Flight to the Future

The glamorous success of Alcock and Brown’s first non-stop transatlantic flight in the wake of the Great War made the world smaller but no less nationalistic, argues Maurice Walsh.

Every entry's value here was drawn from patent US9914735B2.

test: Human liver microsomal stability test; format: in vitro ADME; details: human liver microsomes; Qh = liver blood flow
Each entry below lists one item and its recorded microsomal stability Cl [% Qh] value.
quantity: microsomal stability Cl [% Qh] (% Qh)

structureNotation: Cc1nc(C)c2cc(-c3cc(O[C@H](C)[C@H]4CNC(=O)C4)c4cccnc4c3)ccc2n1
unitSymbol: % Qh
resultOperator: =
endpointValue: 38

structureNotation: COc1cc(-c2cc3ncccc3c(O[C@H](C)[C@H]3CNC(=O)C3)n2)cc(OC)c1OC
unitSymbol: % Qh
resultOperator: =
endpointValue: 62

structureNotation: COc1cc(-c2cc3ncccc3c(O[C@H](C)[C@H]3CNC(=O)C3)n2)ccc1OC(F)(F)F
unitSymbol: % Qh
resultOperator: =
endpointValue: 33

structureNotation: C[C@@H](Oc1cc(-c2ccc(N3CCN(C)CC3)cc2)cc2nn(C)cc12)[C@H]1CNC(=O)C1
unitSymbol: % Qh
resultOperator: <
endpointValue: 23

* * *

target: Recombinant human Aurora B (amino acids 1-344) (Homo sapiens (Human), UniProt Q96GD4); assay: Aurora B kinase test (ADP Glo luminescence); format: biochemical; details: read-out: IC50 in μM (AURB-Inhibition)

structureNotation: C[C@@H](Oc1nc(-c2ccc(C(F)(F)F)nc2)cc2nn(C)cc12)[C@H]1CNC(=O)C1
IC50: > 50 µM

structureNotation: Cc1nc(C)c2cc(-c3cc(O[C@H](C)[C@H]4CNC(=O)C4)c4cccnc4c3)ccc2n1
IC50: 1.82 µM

Alcock and Brown landing in Ireland, 1919.In July 1979, History Today marked the 60th anniversary of two events in aviation history, one still celebrated, the other a technological museum piece. In separate articles entitled 'Crossing the Atlantic in 1919' D.L.B. Hartley and B.J. Haimes recalled the non-stop flight of Alcock and Brown in their Vickers Vimy from Newfoundland to Ireland in June that year and the journey the following month of a British airship, a copy of the Zeppelin, from East Fortune airfield near Edinburgh to New York carrying 31 men and a stowaway cat. Both authors were interested in these feats as glamorous adventures. But they acknowledged that neither would have been possible without the focus given to developing aircraft as weapons during the First World War.

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